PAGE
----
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Materials: Plastic
Basic properties

PS:
Polystyrene

Polystyrene is glass-clear, hard, brittle, and dimensionally stable due to its amorphous structure. PS has good chemical resistance to aqueous solutions but limited resistance to solvents. Disadvantages include low thermal stability and its tendency to suffer from stress-cracks.

SAN:
Styrene-acrylonitrile copolymer

This is a glass-clear material with good resistance to stress-cracking. It has slightly better chemical resistance than PS.

PC:
Polycarbonate

These are thermoplastic linear carboxylic acid polyesters combining many of the properties of metals, glass and plastics. The materials are transparent and have good thermal properties between -130 to +130 °C. Note: PC may be weakened by autoclaving or exposure to alkaline detergents.

PMMA:
Polymethyl methacrylate
Rigid, glass-clear ("organic glass"). Resistant to atmospheric agents. Replaces glass in many applications where temperatures are below 90 °C and low chemical resistance is required. PMMA has excellent UV radiation stability.

PA:
Polyamide
Polyamides are linear polymers with repeating amide chain linkages. With their favorable strength characteristics and high durability, polyamides can often be used as structural materials and for surface coating metals. They have good chemical resistance against organic solvents, but are easily attacked by acids and oxidizing agents.

PVC:
Vinyl chloride polymers
The vinyl chloride polymers are mainly amorphous thermoplastics with very good chemical resistance. Their combination with plasticizers opens up many useful applications, ranging from artificial leather to injection molding components. PVC has good chemical resistance, especially with oils.

POM: 
Polyoxymethylene
POM has superior properties with regard to hardness, rigidity, strength, durability, chemical resistance and favorable slip and abrasion characteristics. It can replace metals in many applications. POM can withstand temperatures up to 130 °C.

PP:
Polypropylene

PP has a similar structure to Polyethylene, but with methyl groups at every second carbon atom of the chain. The major advantage, compared with PE, is its higher temperature resistance. It can be repeatedly autoclaved at 121 °C. Like the above mentioned polyolefins, PP has good mechanical properties and good chemical resistance but is sligthly more susceptible to be attacked by strong oxidizing agents than PE-HD.

PMP:
Polymethylpentene

PMP is similar to PP but has isobutyl groups instead of the methyl groups. Chemical resistance is comparable to PP but tends to suffer from tension cracks when exposed to ketones or chlorinated solvents. The most important qualities of PMP are its excellent transparency and good mechanical properties at temperatures up to 150 °C.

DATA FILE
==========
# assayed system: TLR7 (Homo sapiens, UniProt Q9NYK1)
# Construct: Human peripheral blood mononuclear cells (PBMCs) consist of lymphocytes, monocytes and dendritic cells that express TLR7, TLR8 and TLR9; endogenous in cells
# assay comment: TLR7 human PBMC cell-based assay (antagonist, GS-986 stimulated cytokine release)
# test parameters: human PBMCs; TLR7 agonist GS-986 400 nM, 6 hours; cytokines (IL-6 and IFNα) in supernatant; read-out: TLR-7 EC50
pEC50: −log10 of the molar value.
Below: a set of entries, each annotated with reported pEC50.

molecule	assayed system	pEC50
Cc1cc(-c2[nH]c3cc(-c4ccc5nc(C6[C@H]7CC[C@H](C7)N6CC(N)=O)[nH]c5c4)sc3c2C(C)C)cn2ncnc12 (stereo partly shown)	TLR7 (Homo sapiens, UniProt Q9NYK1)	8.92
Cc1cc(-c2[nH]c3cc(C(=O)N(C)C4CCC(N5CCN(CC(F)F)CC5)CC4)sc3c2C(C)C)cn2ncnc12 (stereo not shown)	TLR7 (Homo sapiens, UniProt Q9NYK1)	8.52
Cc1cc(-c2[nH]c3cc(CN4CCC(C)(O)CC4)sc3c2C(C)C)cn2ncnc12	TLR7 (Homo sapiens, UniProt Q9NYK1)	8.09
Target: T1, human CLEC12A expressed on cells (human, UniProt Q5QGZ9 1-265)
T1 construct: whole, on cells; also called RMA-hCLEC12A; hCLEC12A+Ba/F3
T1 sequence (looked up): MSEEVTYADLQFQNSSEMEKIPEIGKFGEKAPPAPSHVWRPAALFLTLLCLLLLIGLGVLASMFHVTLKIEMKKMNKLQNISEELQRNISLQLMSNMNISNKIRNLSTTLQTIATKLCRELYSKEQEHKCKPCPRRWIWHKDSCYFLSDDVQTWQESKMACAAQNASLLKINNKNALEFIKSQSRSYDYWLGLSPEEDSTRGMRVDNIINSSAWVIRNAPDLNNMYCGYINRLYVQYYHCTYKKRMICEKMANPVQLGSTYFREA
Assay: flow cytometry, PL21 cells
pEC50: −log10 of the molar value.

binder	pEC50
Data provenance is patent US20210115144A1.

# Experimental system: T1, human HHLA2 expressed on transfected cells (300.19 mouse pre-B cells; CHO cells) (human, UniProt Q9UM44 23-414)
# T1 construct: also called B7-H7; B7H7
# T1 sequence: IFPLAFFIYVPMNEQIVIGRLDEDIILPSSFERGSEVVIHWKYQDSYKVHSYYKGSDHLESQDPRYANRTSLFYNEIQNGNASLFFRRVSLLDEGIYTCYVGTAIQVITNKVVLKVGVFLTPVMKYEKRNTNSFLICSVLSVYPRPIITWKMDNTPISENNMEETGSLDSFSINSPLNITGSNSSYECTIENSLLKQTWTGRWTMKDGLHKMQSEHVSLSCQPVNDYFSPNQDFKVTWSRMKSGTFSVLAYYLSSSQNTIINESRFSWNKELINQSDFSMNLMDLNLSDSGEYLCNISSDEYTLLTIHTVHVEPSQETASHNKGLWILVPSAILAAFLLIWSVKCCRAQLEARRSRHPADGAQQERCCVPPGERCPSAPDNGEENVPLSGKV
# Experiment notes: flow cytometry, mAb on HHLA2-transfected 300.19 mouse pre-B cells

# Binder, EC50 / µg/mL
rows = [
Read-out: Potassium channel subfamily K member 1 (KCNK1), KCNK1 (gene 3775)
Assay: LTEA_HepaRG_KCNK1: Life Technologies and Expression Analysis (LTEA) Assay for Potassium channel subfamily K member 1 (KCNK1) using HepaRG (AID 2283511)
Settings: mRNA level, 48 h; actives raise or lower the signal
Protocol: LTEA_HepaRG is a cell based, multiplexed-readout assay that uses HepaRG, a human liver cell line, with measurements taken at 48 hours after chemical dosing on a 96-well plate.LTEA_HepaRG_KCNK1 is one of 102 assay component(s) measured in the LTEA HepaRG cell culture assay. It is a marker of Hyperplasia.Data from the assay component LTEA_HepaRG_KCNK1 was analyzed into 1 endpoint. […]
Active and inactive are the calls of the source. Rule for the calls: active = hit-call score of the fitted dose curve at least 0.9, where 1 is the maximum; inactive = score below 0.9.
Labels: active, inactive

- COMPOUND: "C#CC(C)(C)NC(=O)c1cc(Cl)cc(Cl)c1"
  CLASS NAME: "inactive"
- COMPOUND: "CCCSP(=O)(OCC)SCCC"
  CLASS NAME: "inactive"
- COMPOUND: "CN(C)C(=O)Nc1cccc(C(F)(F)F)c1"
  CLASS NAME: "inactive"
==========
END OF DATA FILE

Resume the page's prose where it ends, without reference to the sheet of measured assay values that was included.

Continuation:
PE-LD:
Low Density Polyethylene

The polymerization of ethylene under high-pressure results in a certain number of branches in the chain. PE-HD exhibits a less compact molecular structure than PE-HD, with very good flexibility and good chemical resistance, but less chemical resistance to organic solvents than PE-HD. Use is limited to temperatures below 80 °C.

PE-HD:
High Density Polyethylene 

If the polymerization of ethylene is controlled by a catalytic process, a very small number of branches in the chain are obtained. The result is a more rigid and compact structure with enhanced chemical resistance and usability up to 105 °C.

ETFE:
Ethylene-Tetrafluoroethylene copolymer
 
ETFE is a copolymer of ethylene with chlorotrifluoroethylene and/or with tetrafluoroethylene. This plastic is remarkable for its excellent chemical resistance, but its temperature stability is lower in comparison with PTFE (at most 150 °C).

PTFE
Polytetrafluoroethylene
PTFE is a fluorinated carbon with a high-molecular, partly crystalline structure. PTFE is resistant to virtually all chemicals. It offers the widest working temperature range, from -200 to +300 °C. Its surface is adhesion resistant. The slip properties and electrical insulation capacity of the material are better than those of FEP and PFA. The only disadvantage is that it can only be molded by sintering processes. PTFE is opaque. It is suitable for use in microwave ovens.

FEP:
Perfluoroethylene-propylene copolymer
A fluorinated hydrocarbon with a macromolecular, partly crystalline structure. The surface is non-adhesive. The mechanical and chemical properties are comparable with PTFE, but the working temperature is limited to the range from -100 to +205 °C. Water absorption is extremely low. FEP is translucent.

PFA:
Perfluoroalkoxy copolymer
Fluorinated hydrocarbon with a highmolecular, partly crystalline structure. Its surface is adhesion-resistant. Mechanical properties and chemical inertness are comparable with those of PTFE. The working temperature can range from -200 to +260 °C. The water absorption of PFA is extremely low. PFA is translucent. PFA is manufactured without the addition of catalysts or plasticizers, and can be molded to produce an extremely smooth, readily cleanable surface, and is therefore particularly well suited for trace analysis.

PUR:
Polyurethane

Polyurethane is a very versatile plastic, and is therefore used in a wide variety of applications.The molecules are formed by a polyaddition reaction of dialcohols with polyisocyanate. As a material for the coating of BLAUBRAND® graduated flasks, a highquality, scratch-resistant, transparent PUR type with a high modulus of elasticity is used. The working temperature can range from -30 to +80 °C. Brief exposure to higher temperatures of up to 135 °C are permissible, but over time this will lead to a reduction in elasticity.